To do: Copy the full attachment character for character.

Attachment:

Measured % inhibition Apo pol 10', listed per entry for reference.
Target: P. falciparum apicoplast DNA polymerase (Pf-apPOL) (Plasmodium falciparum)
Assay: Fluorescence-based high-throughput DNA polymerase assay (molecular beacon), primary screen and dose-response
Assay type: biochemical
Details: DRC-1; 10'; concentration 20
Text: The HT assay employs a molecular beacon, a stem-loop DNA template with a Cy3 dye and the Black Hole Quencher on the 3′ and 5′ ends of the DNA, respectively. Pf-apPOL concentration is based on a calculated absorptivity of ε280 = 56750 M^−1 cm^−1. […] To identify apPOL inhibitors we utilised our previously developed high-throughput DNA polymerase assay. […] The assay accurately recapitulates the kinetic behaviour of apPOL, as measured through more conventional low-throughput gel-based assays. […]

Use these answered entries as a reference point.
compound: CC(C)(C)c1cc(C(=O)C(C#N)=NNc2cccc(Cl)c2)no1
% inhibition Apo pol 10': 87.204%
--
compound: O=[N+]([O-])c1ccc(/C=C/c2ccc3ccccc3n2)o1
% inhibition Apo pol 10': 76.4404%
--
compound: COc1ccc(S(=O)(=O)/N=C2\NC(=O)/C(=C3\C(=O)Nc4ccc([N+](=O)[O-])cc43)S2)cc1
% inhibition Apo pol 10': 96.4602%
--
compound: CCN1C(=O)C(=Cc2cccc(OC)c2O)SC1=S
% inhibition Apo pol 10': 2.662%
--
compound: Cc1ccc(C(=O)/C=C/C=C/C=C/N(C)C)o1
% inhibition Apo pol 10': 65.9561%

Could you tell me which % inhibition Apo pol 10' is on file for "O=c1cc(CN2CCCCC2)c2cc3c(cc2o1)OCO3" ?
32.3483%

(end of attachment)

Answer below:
Measured % inhibition Apo pol 10', listed per entry for reference.
Target: P. falciparum apicoplast DNA polymerase (Pf-apPOL) (Plasmodium falciparum)
Assay: Fluorescence-based high-throughput DNA polymerase assay (molecular beacon), primary screen and dose-response
Assay type: biochemical
Details: DRC-1; 10'; concentration 20
Text: The HT assay employs a molecular beacon, a stem-loop DNA template with a Cy3 dye and the Black Hole Quencher on the 3′ and 5′ ends of the DNA, respectively. Pf-apPOL concentration is based on a calculated absorptivity of ε280 = 56750 M^−1 cm^−1. […] To identify apPOL inhibitors we utilised our previously developed high-throughput DNA polymerase assay. […] The assay accurately recapitulates the kinetic behaviour of apPOL, as measured through more conventional low-throughput gel-based assays. […]

Use these answered entries as a reference point.
compound: CC(C)(C)c1cc(C(=O)C(C#N)=NNc2cccc(Cl)c2)no1
% inhibition Apo pol 10': 87.204%
--
compound: O=[N+]([O-])c1ccc(/C=C/c2ccc3ccccc3n2)o1
% inhibition Apo pol 10': 76.4404%
--
compound: COc1ccc(S(=O)(=O)/N=C2\NC(=O)/C(=C3\C(=O)Nc4ccc([N+](=O)[O-])cc43)S2)cc1
% inhibition Apo pol 10': 96.4602%
--
compound: CCN1C(=O)C(=Cc2cccc(OC)c2O)SC1=S
% inhibition Apo pol 10': 2.662%
--
compound: Cc1ccc(C(=O)/C=C/C=C/C=C/N(C)C)o1
% inhibition Apo pol 10': 65.9561%

Could you tell me which % inhibition Apo pol 10' is on file for "O=c1cc(CN2CCCCC2)c2cc3c(cc2o1)OCO3" ?
32.3483%